Now that Thanksgiving is over, if you did not behave yourself with masks and, most important, social distancing, I hope at least you were fortunate. The near-certainty that we can get a vaccine in us by Christmas 2021 should not fool us into thinking its effects will be retroactive, and we cannot let up now.
Per Wednesday’s New York Times, there are now six vaccines “approved for early or limited use,” with 55 being tested on humans. Although none yet are “approved for full use,” that is outstanding news. Per the Times, the current American daily infection rate, with as of Tuesday an all-time-high 174,270 7-day average, is leveling off. However, the corresponding death rate, which lags new cases, is now 1,621, the highest it has been for over six months. The national map, with the darkest red-purple counties with over 250 new cases every day per 100,000 population, looked, as of Wednesday, as follows:
All this points up the need to arrive alive for the vaccines when we can get them.
We have plenty of other useful information. Per Andrew Taylor in the October 8th USA Today, “COVID-19 relief pushes U.S. budget deficit to a record $3.1T.” That’s T as in “trillion,” for a total of $3,100,000,000,000, or a one-year shortfall of $9,375 per American. Still we have no overall choice, though not all of that was due to pandemic relief.
Although internal quarantine requirements make the vast majority of travel unfeasible even if benign, it is still good to know, as this situation changes, that “Amid airline industry slump, new study shows flying may actually be safer than grocery shopping, indoor dining” (Daniella Genovese, Fox Business, October 29th). Indeed, I have never perceived that airlines have been lax here.
As always, “The Latest Vaccine News Doesn’t Tell the Full Story” (Spencer Bokat-Lindell, The New York Times, November 17th). Further information is that clinical success for both frontrunners Pfizer and Moderna have well exceeded effectiveness expectations, and that both use “genetic vaccine technology, which has been in development for 30 years,” which both companies may have been almost forced to try with the pandemic’s circumstances.
For another wrap-up from probably the best source, we have USA Today’s November 18th “In coronavirus war, hang on, help is on the way with COVID-19 vaccine: Anthony Fauci Q&A.” This interview, which printed out to eight pages, hit on “the most important thing for people to do between now and when the cavalry arrives” (Fauci: “Hang on and implement the public health measures,” which are “uniform wearing of masks; physical distance; avoiding congregate settings, particularly indoors; trying to do things, when the weather allows, outdoors more than indoors; and washing hands,” all of which are more important than being truly locked down); that we need “consistency of message”; that, “if the first doses of vaccine are available for front-line workers in December and January” the rest of us can expect to get them sometime between April and July; that it will be effective about one week after the second of the two required doses; and overall, as Fauci put it himself, “Please, folks, hang on to the extent that we can, because help is on the way with a vaccine,” and “this is not going to be an indefinite situation. It will change, and it will end.” Heartening if hardly easy.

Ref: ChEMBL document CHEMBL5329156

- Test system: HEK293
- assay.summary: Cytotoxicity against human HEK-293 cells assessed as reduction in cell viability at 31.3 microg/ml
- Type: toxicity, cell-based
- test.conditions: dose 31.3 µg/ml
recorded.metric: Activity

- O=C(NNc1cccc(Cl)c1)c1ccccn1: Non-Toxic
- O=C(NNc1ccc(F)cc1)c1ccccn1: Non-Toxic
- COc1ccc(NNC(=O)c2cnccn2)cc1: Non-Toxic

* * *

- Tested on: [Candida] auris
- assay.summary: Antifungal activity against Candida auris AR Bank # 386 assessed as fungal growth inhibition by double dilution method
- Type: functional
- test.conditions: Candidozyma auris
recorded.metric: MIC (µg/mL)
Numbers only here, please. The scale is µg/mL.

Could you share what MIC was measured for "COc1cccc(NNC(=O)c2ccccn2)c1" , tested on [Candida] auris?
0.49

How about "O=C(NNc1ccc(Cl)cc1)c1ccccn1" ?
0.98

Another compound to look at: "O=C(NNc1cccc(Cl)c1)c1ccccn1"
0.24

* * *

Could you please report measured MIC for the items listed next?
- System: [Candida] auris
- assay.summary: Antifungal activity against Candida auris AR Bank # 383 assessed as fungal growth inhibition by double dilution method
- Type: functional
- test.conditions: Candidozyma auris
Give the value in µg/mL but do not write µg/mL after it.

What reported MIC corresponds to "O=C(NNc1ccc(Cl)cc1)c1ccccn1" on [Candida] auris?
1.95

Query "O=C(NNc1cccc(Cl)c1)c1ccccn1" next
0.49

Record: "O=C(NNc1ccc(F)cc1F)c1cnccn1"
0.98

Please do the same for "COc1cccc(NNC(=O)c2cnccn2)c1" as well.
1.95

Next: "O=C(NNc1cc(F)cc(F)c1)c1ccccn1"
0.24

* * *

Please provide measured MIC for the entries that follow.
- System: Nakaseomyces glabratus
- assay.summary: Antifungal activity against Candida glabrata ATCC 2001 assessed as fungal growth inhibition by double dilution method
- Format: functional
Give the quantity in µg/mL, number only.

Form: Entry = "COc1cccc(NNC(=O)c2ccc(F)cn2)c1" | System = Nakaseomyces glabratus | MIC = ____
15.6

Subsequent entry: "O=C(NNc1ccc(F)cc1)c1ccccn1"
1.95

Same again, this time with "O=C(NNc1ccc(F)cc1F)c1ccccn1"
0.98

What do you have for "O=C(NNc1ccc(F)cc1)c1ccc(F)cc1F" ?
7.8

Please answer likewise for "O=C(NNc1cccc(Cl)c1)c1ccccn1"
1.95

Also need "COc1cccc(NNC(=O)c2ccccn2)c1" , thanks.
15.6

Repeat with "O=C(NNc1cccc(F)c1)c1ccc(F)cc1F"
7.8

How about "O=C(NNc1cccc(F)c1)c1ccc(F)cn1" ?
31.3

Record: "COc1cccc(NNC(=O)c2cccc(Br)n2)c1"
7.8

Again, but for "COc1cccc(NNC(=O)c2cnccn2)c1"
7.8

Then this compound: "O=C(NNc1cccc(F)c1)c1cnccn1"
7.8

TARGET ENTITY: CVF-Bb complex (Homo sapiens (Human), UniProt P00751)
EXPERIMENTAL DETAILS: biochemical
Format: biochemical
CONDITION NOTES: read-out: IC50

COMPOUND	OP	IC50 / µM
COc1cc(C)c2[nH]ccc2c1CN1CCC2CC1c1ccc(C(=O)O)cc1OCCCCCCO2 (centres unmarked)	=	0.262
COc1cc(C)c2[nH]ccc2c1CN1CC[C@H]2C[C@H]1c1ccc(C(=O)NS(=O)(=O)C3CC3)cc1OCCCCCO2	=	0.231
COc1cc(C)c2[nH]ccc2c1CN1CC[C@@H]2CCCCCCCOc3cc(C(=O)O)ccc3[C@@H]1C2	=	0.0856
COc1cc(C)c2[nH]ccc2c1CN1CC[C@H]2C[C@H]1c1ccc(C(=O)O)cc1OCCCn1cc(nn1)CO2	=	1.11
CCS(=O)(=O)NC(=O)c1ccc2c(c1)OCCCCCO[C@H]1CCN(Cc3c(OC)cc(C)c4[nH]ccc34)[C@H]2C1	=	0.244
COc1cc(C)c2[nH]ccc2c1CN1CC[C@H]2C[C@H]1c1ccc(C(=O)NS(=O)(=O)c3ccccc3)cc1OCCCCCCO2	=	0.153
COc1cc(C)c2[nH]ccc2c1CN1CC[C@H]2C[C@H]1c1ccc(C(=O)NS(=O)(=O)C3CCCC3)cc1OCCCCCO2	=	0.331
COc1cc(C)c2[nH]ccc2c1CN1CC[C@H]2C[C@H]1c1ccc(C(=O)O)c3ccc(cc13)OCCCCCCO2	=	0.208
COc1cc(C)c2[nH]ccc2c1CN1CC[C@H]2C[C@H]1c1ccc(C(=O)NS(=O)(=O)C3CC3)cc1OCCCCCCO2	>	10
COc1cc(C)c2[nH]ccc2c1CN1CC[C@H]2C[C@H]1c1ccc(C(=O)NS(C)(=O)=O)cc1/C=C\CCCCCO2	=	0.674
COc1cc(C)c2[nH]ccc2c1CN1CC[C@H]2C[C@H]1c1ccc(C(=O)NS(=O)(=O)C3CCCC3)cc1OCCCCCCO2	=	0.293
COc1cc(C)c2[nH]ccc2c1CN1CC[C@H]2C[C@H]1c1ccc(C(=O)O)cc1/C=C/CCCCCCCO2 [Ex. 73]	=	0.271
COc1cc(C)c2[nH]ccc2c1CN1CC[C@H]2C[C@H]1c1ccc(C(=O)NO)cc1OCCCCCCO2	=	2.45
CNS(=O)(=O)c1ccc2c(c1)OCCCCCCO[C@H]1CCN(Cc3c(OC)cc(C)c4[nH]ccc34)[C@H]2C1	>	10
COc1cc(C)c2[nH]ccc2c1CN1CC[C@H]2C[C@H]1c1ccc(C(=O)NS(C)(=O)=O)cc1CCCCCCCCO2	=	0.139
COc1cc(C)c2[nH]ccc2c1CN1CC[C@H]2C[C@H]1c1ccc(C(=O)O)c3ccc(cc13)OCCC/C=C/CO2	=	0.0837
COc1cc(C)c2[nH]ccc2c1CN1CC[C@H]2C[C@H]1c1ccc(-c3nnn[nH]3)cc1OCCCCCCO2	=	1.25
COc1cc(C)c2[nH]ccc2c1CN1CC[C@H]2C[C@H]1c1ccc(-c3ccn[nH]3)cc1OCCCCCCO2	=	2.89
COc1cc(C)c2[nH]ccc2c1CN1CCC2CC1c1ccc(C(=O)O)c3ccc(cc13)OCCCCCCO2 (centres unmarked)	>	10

Much of the same information was in Sarah Zhang’s “The End of the Pandemic is Now in Sight,” published by The Atlantic on the same day. Other general insights were that what broke the pandemic’s back was that “the scientific uncertainty at the heart of COVID-19 vaccines is resolved,” that “the invention of vaccines against a virus identified only 10 months ago is an extraordinary scientific achievement” making them “the fastest vaccines ever developed, by a margin of years,” that “several more COVID-19 vaccines may soon cross the finish line,” that “no one on Earth, until last week, knew whether” this type of vaccine would actually work in humans, and that, maybe more than anything else, “we were lucky.” In conclusion, “every infection we prevent now – through masking and social distancing – is an infection that can, eventually, be prevented forever through vaccines.”
We can speculate what employment changes will remain after the coronavirus is gone, but the chief economist and others at Glassdoor, “the job posting and employee review site,” have put together projections that “These 10 jobs could disappear or decline because of COVID-19” (Paul Davidson, USA Today, November 19th). Openings for each decreased from 25% to 69% from October 2019 to October 2020, and these fields were chosen for expected future weakness as well, “for several years, if not longer.” The positions are chef, executive assistant, receptionist, accounts payable specialist, HR generalist, product demonstrator, brand ambassador, professor, event coordinator, and architect. Why the last one? Because there could be a great drop in the number of new office buildings, which architects design. There are insights into the other nine as well. So, hang on, wear that mask, stay six feet away, and prepare for some big celebrations late next year – we will have them.